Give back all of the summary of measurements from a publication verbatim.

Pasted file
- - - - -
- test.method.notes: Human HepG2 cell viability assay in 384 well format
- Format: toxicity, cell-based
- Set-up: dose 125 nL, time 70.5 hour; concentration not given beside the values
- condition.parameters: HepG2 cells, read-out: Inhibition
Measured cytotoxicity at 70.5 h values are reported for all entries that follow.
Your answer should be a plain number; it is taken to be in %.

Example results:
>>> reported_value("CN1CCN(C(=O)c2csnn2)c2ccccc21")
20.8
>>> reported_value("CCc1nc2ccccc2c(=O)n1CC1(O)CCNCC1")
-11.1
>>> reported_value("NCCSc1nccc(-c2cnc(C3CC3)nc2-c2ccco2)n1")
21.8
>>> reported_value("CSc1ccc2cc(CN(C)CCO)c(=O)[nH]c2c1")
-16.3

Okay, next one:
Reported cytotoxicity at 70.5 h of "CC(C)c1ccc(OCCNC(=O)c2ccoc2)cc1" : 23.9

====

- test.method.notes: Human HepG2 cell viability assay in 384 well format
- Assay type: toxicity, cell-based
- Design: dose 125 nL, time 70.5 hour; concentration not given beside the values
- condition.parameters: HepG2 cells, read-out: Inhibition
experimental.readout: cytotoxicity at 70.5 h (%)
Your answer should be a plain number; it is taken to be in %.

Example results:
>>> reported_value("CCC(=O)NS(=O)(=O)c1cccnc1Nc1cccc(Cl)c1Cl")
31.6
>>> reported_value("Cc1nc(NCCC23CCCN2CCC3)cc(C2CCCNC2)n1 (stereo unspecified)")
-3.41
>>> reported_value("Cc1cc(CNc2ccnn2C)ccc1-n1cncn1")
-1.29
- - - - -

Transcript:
- test.method.notes: Human HepG2 cell viability assay in 384 well format
- Format: toxicity, cell-based
- Set-up: dose 125 nL, time 70.5 hour; concentration not given beside the values
- condition.parameters: HepG2 cells, read-out: Inhibition
Measured cytotoxicity at 70.5 h values are reported for all entries that follow.
Your answer should be a plain number; it is taken to be in %.

Example results:
>>> reported_value("CN1CCN(C(=O)c2csnn2)c2ccccc21")
20.8
>>> reported_value("CCc1nc2ccccc2c(=O)n1CC1(O)CCNCC1")
-11.1
>>> reported_value("NCCSc1nccc(-c2cnc(C3CC3)nc2-c2ccco2)n1")
21.8
>>> reported_value("CSc1ccc2cc(CN(C)CCO)c(=O)[nH]c2c1")
-16.3

Okay, next one:
Reported cytotoxicity at 70.5 h of "CC(C)c1ccc(OCCNC(=O)c2ccoc2)cc1" : 23.9

====

- test.method.notes: Human HepG2 cell viability assay in 384 well format
- Assay type: toxicity, cell-based
- Design: dose 125 nL, time 70.5 hour; concentration not given beside the values
- condition.parameters: HepG2 cells, read-out: Inhibition
experimental.readout: cytotoxicity at 70.5 h (%)
Your answer should be a plain number; it is taken to be in %.

Example results:
>>> reported_value("CCC(=O)NS(=O)(=O)c1cccnc1Nc1cccc(Cl)c1Cl")
31.6
>>> reported_value("Cc1nc(NCCC23CCCN2CCC3)cc(C2CCCNC2)n1 (stereo unspecified)")
-3.41
>>> reported_value("Cc1cc(CNc2ccnn2C)ccc1-n1cncn1")
-1.29